99¢ pizza shops proliferate in NYC
First it was Starbucks, followed by the rapid growth of cupcake shops. Now pizzerias, a New York institution for more than 100 years, are multiplying.
Rising rents coupled with the increased cost of flour, cheese and tomato sauce make it a strange phenomenon to see the unbelievable growth of the 99¢ pizza shop.
Fifty years ago, 1960 to be precise, it cost 15 cents to take the bus or subway or purchase a slice of pizza.
According to the inflation calculator, if you spent 15 cents in 1960, the same item would cost you $1.10 today.
Unfortunately, the cost of riding the subway has risen to $2.25 and the average price for a slice of regular pizza in Manhattan is approximately $2.85 (the price charged at three locations of Ray Bari Pizza).
The costs and charges for pizza have gone through the roof since the inception of Gennaro Lombardi’s Lombardi’s at 53 Spring Street in 1897, which marked the country’s first pizzeria. It sold pizza pies for the price of a nickel.
Pizza is a big business in New York City with an estimated 735 stores in the five boroughs, according to About.com and a Columbia University research report issued in 2008. This number might reach 800 with the rapid rise in the growth of pizza for less than a buck.
The blog Slice.com reports that in Manhattan, there are at least 15 99¢ cent slice pizza stores. Many of these small shops (a little larger than a shoe shine or shoemaker shop) are located in Midtown, especially near Grand Central Terminal and the Port Authority of New York & New Jersey.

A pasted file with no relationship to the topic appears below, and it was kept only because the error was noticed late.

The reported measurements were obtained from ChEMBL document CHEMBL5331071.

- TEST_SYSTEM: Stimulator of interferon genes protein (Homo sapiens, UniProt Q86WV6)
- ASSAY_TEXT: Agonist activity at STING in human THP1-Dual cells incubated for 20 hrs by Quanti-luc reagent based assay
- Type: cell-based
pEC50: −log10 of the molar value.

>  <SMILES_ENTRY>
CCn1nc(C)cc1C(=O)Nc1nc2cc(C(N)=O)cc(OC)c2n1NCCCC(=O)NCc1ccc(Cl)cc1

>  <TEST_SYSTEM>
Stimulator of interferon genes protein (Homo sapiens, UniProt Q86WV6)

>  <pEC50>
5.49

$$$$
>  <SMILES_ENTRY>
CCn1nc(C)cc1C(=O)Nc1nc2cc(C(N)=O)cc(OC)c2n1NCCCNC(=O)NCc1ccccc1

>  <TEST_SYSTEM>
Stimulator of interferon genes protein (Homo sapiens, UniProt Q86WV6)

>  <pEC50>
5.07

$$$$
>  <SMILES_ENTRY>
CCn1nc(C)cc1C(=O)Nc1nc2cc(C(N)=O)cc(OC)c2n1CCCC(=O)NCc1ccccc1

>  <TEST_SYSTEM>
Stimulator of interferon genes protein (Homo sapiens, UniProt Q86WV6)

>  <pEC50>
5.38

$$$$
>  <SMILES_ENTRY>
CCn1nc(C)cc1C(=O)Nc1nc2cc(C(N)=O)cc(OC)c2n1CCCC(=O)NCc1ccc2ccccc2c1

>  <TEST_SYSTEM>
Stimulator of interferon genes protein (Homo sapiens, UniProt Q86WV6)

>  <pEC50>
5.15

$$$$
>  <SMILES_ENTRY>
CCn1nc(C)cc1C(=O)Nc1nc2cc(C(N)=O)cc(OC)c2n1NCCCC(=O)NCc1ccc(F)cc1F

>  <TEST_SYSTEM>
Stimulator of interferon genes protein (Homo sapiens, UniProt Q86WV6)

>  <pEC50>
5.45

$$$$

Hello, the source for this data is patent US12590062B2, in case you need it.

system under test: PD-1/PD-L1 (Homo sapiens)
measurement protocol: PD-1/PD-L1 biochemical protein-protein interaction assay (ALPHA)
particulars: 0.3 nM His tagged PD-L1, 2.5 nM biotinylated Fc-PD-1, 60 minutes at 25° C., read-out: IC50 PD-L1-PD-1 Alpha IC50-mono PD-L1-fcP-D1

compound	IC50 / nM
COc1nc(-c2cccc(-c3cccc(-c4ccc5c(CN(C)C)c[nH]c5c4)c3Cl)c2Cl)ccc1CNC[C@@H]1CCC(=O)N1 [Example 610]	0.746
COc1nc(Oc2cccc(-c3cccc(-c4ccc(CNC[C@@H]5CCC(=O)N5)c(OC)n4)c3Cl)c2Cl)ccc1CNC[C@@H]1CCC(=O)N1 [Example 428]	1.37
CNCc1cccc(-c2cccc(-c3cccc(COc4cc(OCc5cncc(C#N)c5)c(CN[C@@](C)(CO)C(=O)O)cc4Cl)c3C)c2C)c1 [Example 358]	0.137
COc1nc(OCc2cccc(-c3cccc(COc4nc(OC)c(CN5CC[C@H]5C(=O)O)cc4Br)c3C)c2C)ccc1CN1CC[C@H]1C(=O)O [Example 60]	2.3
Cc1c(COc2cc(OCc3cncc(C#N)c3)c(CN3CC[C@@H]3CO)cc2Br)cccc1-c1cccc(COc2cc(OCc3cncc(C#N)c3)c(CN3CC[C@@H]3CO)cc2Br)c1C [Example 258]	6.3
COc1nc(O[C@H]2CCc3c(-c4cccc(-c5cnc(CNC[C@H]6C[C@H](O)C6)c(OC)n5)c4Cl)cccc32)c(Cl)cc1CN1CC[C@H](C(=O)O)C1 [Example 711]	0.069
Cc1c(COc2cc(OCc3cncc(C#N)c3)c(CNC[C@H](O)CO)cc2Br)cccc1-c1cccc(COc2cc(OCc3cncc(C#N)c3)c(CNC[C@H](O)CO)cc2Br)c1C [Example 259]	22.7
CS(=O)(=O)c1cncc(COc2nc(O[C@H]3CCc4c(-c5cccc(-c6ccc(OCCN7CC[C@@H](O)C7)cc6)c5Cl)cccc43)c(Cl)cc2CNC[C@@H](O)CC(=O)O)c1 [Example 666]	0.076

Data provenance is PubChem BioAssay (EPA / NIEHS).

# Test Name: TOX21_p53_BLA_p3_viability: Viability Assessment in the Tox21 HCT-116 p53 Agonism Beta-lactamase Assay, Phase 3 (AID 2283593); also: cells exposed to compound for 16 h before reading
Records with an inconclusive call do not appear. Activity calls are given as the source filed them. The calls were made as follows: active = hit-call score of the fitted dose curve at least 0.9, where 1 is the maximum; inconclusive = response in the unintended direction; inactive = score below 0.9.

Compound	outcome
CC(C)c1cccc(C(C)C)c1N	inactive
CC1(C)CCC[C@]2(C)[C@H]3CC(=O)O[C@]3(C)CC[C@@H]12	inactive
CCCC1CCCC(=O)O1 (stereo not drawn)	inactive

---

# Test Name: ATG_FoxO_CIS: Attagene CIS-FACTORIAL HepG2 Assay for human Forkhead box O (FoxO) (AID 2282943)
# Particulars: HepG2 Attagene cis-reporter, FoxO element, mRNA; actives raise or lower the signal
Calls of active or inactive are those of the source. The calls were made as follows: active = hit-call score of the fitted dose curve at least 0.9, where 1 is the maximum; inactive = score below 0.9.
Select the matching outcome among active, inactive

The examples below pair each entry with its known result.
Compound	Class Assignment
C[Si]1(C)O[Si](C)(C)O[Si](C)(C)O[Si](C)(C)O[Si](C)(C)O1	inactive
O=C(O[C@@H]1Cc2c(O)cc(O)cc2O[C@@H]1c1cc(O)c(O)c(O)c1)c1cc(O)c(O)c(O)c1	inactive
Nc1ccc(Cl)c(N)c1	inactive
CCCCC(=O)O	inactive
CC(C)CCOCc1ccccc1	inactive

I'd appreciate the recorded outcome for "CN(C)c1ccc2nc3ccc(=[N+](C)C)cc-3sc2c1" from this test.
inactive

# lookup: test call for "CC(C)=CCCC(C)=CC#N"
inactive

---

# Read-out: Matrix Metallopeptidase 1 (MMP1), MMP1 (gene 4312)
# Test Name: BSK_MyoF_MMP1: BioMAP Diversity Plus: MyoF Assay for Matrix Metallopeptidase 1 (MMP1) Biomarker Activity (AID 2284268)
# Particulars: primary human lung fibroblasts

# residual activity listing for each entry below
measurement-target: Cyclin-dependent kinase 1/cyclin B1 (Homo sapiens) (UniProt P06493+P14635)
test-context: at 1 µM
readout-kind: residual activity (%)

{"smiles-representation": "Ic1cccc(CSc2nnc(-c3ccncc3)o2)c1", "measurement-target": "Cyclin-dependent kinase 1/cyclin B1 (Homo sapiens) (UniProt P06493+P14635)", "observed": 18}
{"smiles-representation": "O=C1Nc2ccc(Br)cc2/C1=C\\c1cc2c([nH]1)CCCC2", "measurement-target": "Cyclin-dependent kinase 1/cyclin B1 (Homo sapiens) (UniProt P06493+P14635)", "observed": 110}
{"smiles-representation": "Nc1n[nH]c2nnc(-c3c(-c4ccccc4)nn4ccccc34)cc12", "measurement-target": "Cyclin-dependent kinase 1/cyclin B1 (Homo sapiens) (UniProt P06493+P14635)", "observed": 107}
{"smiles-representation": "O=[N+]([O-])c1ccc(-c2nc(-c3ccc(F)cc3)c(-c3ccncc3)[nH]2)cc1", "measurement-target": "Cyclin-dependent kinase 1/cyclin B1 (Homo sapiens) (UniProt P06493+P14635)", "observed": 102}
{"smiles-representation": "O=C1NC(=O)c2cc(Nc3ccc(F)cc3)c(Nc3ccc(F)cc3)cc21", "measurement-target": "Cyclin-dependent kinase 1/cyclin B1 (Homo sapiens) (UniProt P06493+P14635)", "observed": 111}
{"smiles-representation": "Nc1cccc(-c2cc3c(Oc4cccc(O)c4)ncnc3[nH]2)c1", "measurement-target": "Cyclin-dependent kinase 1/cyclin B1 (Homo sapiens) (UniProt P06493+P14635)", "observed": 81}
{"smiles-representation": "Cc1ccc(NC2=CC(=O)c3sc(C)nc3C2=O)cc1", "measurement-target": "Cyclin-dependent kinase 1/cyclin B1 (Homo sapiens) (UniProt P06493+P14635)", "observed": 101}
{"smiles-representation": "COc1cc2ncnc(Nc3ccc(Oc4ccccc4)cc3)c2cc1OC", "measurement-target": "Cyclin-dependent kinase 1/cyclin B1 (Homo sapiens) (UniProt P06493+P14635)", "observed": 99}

The shops include 99 Cents Fresh Pizza, 99 Cent Fresh Hot Pizza and 2 Bros. Pizza. Even the national pizza chain Papa John’s location at 213 West 28th Street, between Seventh and Eighth avenues, near the campus of the Fashion Institute of Technology is now offering a slice at this low, low price.
In Midtown, the lines are around the corner at 99¢ Fresh Pizza, particularly the location at 151 East 43rd Street, off of Third Avenue. The competition is heating up with the recent openings of 99 Cent Pizza at the corner of 44th Street and Third Avenue as well as a 99 Cent Fresh Hot Pizza at 459 Lexington Avenue between 45th and 46th streets.
Maffei’s Restaurant located at 688 Sixth Avenue at 22nd Street charges $2 for its Grandma slice, but the pizza shop is now offering gourmet cheese pizza for only $1 from its pizza truck.
With pizza for less than a buck (sales tax extra) coupled with the vacancy of small retail locations in Manhattan, expect to see the growth of the 99¢ pizza shops for the foreseeable future.
Michael Stoler is a columnist for The Real Deal and host of real estate programs “The Stoler Report” and “Building New York” on CUNY TV and on WEGTV in East Hampton. His radio show, “The Michael Stoler Real Estate Report,” airs on 1010 WINS on Saturdays and Sundays. Stoler is a director at Madison Realty Capital as well as an adjunct professor at NYU Real Estate Institute, and a former contributing editor and columnist for the New York Sun.